This patented steel-reinforced concrete earth sheltered structure, properly called a thin-shell dome, is built to withstand almost any natural or man-made disaster you can name. And that's not just an idle promise. These buildings have withstood tornadoes, hurricanes, and earthquakes - some measuring over 7.0 on the Richter scale - and in every case they have come away with no structural damage at all. Unlike monolithic domes, and all other types of home construction, only Formwork's concrete domes can be completely buried deep underground. img.photobucket.com/albums/v51/cloverleaf762/home2.bmp

The house has 2472 square feet, with an additional 800 square feet in the attached 24' x 36' underground garage. The main floor of the house consists of a large living room, two bedrooms, two baths, a kitchen, pantry, and laundry closet. Upstairs is a loft and two multi-purpose storage/sleeping rooms. The house currently has ten beds in seven different rooms. There is lots of additional space for other cots or bedrolls. A 22' long x 6' wide hallway leads to the garage. This hall is lined on one side with 18" deep shelf units, providing a considerable amount of quick-access storage. The other wall of this hall is a convenient place to store larger items, such as skis, bicycles, or a vacuum cleaner, that wouldn't fit on the shelves. Additionally, a large storage attic is found above the garage.
img.photobucket.com/albums/v51/cloverleaf762/home3.bmp
The living room's high-domed ceiling gives the room an open, spacious feeling. A custom steel stairway leads from the loft to a cupola perched on top of the house. Light from the cupola gives the same effect as a skylight, but without any loss in security. The four windows in this "lookout" allow for a 360-degree view of the surrounding property.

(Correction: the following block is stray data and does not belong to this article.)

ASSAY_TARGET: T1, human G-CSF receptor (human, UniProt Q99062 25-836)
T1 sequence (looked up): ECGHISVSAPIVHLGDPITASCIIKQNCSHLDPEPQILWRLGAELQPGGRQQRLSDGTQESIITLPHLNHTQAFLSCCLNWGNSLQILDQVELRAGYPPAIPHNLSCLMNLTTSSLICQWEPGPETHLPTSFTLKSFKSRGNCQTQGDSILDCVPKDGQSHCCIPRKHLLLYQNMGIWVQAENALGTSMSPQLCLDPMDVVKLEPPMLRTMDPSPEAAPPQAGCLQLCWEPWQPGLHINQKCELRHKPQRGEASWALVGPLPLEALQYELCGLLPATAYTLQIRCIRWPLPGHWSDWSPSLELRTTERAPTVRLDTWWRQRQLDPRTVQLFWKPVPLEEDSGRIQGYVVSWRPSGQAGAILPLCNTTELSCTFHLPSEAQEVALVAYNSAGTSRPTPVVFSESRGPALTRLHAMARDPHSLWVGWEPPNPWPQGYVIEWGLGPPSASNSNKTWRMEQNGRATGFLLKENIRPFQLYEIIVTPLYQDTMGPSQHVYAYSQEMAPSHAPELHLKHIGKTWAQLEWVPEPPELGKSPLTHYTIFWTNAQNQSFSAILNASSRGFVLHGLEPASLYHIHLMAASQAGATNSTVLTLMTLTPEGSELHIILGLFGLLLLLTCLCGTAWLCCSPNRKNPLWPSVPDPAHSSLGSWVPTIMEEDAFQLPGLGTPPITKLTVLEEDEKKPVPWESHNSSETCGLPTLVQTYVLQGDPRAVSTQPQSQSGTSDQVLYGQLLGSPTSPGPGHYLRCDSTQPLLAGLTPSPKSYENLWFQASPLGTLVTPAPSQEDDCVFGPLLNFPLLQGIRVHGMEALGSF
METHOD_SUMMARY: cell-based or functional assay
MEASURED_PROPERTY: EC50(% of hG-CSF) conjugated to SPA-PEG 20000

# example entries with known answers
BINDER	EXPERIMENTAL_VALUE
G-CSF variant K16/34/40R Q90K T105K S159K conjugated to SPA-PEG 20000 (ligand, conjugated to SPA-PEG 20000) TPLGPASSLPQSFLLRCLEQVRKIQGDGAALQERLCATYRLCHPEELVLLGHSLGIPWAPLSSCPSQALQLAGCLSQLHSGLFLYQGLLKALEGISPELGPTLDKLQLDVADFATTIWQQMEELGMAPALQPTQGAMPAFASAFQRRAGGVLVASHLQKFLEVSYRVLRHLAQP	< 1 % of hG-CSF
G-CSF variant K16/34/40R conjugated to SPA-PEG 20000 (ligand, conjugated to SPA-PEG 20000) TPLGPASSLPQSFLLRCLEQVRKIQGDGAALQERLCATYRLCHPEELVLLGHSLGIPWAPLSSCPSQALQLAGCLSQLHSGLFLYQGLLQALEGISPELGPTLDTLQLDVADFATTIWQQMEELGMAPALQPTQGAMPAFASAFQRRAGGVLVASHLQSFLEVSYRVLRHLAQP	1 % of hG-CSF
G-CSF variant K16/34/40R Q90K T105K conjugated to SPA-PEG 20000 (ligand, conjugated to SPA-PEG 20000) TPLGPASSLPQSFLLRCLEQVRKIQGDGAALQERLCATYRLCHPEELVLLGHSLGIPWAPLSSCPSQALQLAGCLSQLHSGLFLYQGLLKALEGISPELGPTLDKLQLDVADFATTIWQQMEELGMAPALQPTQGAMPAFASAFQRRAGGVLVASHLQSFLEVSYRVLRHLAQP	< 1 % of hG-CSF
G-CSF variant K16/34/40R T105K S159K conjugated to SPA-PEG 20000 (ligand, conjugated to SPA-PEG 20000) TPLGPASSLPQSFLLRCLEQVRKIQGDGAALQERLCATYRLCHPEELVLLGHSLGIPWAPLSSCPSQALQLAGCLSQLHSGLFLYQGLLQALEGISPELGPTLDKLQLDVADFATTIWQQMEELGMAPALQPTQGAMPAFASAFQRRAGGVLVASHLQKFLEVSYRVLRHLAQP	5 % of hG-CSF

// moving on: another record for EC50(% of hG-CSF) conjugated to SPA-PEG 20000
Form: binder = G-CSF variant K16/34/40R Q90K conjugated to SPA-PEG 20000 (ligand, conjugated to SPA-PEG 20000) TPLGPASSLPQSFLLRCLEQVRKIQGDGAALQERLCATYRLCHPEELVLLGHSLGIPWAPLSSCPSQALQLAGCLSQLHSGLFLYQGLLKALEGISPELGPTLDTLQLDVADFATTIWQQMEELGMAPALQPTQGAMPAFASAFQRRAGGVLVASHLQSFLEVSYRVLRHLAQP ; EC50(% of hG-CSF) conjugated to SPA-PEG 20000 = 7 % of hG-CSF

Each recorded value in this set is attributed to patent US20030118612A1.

img.photobucket.com/albums/v51/cloverleaf762/home4.bmp
In addition to the four windows in the cupola, there are six additional windows in the house; each bedroom has a window, and the living room has another four windows. So the living room, open kitchen, and loft all receive light from eight different windows (the four in the cupola, and the four in the living room).
img.photobucket.com/albums/v51/cloverleaf762/home5.bmp
Because the windows are on the small side, and also because the two bathrooms, the two upstairs multi-purpose rooms, the garage, and, of course, the safe room are all windowless, the house is somewhat darker than most conventional houses. However, the large solar system provides plenty of power to run electrical lights.

The lack of large windows is one of the main reasons the house is so secure. Unavoidably, there is a trade-off between lots of natural light and security. It is simply impossible to adequately secure a house with numerous large pane windows.
img.photobucket.com/albums/v51/cloverleaf762/home6.bmp
If one wants to further fortify the house, hardened steel shutters can be locked in place over all the windows. In this “mode” the inside of the house has no outside light at all. But again, the oversized solar electric system has plenty of power for lights.

The Above-Ground Cupola


img.photobucket.com/albums/v51/cloverleaf762/home7.bmp



The opening to the Cupola from the living area,
with its sunshine coming through

Even the stove chimney was designed
to blend into the surroundings!





The Kitchen with its energy optimized utilities
"Energy efficient" implies extra insulation and double pane glass windows to most people, but this type of earth home has proven itself to be the ultimate in energy efficiency/heat retention. With no heat at all, the inside temperature will not drop below 50 degrees F., even in extreme, prolonged winter conditions. For comfort, however, there is a Harmon wood/coal freestanding stove, along with a back-up propane heater. In the summer months, the house temperature stays pleasantly cool.

Every appliance throughout the house was specially manufactured for use in solar electric homes. The kitchen has a Sun Frost refrigerator/freezer, a Peerless propane range with "no-glow-bar" oven, and a Staber 2000 clothes washer, while the garage has a chest-style freezer.